|Issue:||Latin America IV 1997|
|Topic:||Stakeholders in Restructuring: The Shared Vision|
|Author:||Dr. Pekka Tarjanne|
|Organisation:||International Telecommunication Union at the Trade and Finance Colloquium for Europe, Geneva (Switzerland), 15-17 Dec 97|
Dr. Pekka Johannes Tarjanne is Secretary General of the International Telecommunication Union (ITU) since 1989. He is currently implementing new working methods and structures to equip the ITU to confront the upheavals currently taking place in the world of telecommunications more effectively. Previously; he was the Director General of Posts and Telecommunications of Finland in 1977 where he presided over the restructuring of the sector.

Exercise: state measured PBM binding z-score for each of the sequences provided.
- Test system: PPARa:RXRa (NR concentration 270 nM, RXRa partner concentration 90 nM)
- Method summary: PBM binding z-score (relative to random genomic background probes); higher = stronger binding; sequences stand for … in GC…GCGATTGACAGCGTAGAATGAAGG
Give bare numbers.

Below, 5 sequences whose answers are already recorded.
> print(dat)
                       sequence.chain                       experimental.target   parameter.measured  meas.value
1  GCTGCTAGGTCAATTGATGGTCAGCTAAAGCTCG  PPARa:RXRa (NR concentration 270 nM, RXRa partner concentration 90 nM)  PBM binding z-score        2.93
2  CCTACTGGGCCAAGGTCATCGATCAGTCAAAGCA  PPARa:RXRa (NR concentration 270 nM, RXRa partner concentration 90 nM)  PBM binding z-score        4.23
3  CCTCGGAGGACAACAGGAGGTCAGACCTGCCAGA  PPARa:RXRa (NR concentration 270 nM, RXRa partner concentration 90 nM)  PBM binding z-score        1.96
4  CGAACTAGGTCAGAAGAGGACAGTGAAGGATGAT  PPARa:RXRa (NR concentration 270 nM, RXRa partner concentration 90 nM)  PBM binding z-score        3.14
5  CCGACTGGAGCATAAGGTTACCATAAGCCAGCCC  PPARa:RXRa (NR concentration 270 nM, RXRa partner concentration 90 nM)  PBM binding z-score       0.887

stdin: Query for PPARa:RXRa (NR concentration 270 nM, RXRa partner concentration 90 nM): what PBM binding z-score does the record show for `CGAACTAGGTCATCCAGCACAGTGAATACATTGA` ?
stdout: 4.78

It is my great pleasure this morning to welcome you to the International Telecommunication Union, the Telecommunication Trade and Finance Colloquium for Europe, and to the City of Geneva. We are here as fellow ‘Stakeholders in Restructuring’ to work together in preparing partnerships, for studying private investment, privatisation, the development of the telecommunications infrastructure and designing the “tools and rules” to do our job. That is one reason we are here today. We are, very lucky with the timing of our Colloquium. When planning we did not know that only towards the end of last week two major breakthroughs would happen: Financial Services negotiations in WTO and international telecommunications tariffs (accounting rates) in the ITU. I’ll come back to these later. Over the last few years there has been a direct alignment between the activities of the ITU with the major efforts of the other leaders of the global economy, such as the World Trade Organization, the World Bank and many other institutions. As the Secretary General of UNCTAD, Mr. Rubens Ricupero, stated in the opening this month of the Second Session of the Commission on Enterprise, Business Facilitation and Development, ‘The dialogue of policy should cover both formulation and implementation, be structured, relevant, transparent and inclusive of all constituents’ sectors’. This today is such a policy dialogue. Since seizing the initiative at the Plenipotentiary Conference at Kyoto, the ITU has played a catalytic and crucial role in gaining the majority of the world to participate in the dialogue to promote new mechanisms to tap into the private sector, for example, joint ventures with national and international enterprises. The key principles have been converted into programmes of action with timetables, milestones and targets, reached, and even surpassed, in the last two years by the ITU along with its partners in development. This Colloquium is the fifth in a series of six colloquia designed to reinforce these channels for dialogue between all stakeholders in the new era of restructuring of global telecommunications development. With all its diversity and the immensity of need on our planet, bringing together the private sector in cooperation with government, lawmakers and policy makers, the Telecommunication Trade and Finance Colloquia have been hailed as a new direction and valuable fora for the ITU Membership. The Colloquia are a keystone in the preparatory process for the Second World Telecommunication Development Conference, to be held in Valletta, Malta, this March 1998. In defining the now commonly used term ‘rapidly changing telecommunication environment’, key issues have been identified by countries who most recently identified financing as the primary concern, limiting their telecommunications development. Here, we are addressing the issues of Europe. It is noteworthy to state that most of the countries of Central and Eastern Europe have established, or are in the process of establishing, the legal framework necessary to attract foreign investment, including the transfer of profits and ownership rights. Additional achievements have been the separation of sovereign/regulatory tasks from operational/entrepreneurial ones. It is still necessary to underscore the importance of bringing the regulatory aspects in line with customer demand, changed market conditions and to reorganise the existing structures to provide for more flexibility, streamlining of application, and closeness with market realities. Telecommunications infrastructure is, of course, one of the most important prerequisites for the development of an economy and for applications in health and medicine, education, agriculture, transportation, information, trade and not the least, disaster relief. Telecommunication is no longer a discrete sector but rather the infrastructure of all the sectors. Privatisation of infrastructures in Central and Eastern Europe has taken hold to such an extent that a transition to market economies is now well underway. In Western Europe, restructuring, privatisation and competition are now systematic and dynamic, with the independent regulatory agencies providing a tool for governments to shape national legislation and policy. The key EU directives are focused on establishing a single market for telecommunications in the subregion. On 1 January 1998, as we all know and as we knew when planning this colloquium, all telecommunication services will be open to competition in most of the EU markets, plus between traditional operators and a great number of new entrants including many mobile operators. Today and into Wednesday we hope to move forward our negotiations. In this Colloquium you will also hear from our eminent speakers about the expansion of the region, country cases from the Czech Republic, Estonia, Hungary, Lithuania, Poland, Romania; the regional initiatives, the operators’ stories, the banks and financing institutions, the responsiveness of regulators, the cases of the GATS, WTO, Tariff Policy (ITU-T Study Group 3 results of the recent meeting and the WTPF), as well as GMPCS, universal access and rural telecommunications initiatives. You will hear figures and statistics recently gathered by the BDT and not even yet published, including those for revenues, mainlines, demand, multilateral lending privatisation and internet hosts. The Seventh ITU Regulatory Colloquium, entitled ‘Transforming Economic Relationships in International Telecommunications’ concluded earlier this month that now is the time for telecommunications operators, regulators and national governments to comprehensively reinvent the international economic relationships in telecommunications. The fundamental issues involved concern investment, especially the investment required for rapid progress towards universal service in the developing countries, as well as related goals, improved industry structure and effective regulation. In its conclusions, the Colloquium cited that it was necessary to facilitate access to investment resources for funding network development, by reinforcing local expertise in the new emerging issues of the national and entrant private sectors. Needless to say, I have supported in many fora for the promotion of global development, with an emphasis on the developing world. Through traditional and innovative means the ITU will continue in 1998 and beyond, to meet this commitment in coordination with all sectors and-organisations concerned. The Second World Telecommunication Policy Forum in mid-March will address issues on Trade in Telecommunications, as a result of the WTO’s Basic Telecommunication Agreement, the importance of which is emphasised by its wide coverage (signatory countries account for more than 90% of global telecommunication traffic) and its binding nature. The most visible and rapid impact of the Agreement will be a shrinking of the ratio between the price of the international and long distance telephone calls – in a few years’ time we’ll see an even more radical death of distance. Within the European Union, many of the major carriers have seen decrease in their US Dollar revenues from international services over the last year at the same time as their traffic volumes have continued to grow, demonstrating the impact of price cutting. An equally important outcome of the agreement would be the co-existence of multiple different regimes. At the World Telecommunication Policy Forum, stakeholders of the restructuring process will focus on services, the reform of international accounting system and the impacts on the financial strategies to support the development programme. This Forum represents a good chance to reposition ITU in the new era of liberalised global telecommunication. The ITU/BDT has commissioned a number of developing country case studies for use at the World Telecommunication Policy Forum and World Telecommunication Development Conference, but also to provide the baseline information needed to construct new methods of cost-oriented tariff rates. Only last week, ITU-T Study Group 3 recommended a transitional arrangement to cost-oriented mechanisms (regimes) which will reduce total accounting rates to less than 1 SDR per minute before the end of 1998. The results of the Forum will be conveyed to the WTDC the following week along with the results of all the Regional Colloquia and Regional Development Conferences to serve as the basis for the action plan of the Development Sector for the next 4-year period. In this Colloquium, you will want to discuss these future actions, for the sake of restructuring for social and economic development, in a dialogue about financing strategies and policies, WTO matters, tariff policies, international accounting and settlement rates, and private sector partnerships. Before concluding, I should like to salute the very recent agreement – from last Friday – reached by the WTO concerning financial services. I have no doubt that this will greatly contribute to solving the problems of financing telecommunication development infrastructures. I do warmly welcome friends from the EBRD, the EU, the World Bank, WorldTel, and from the countries of the region, their operators, financiers and regulators to join in this future-focused debate on the era of restructuring, the era of cooperation for our global socio-economy: and a better life for the world’s people. Conclusion In closing I would just say a word about why these colloquia were organised: to encourage partnerships between stakeholders from around the world. The Colloquia have generated an immense body of information, available to all Members of the Union. In short, an approach consistent with listening before giving advice, with hearing the interests behind the positions, with negotiating together the best solutions, and in recognising that we are all, in fact, stakeholders with a shared vision.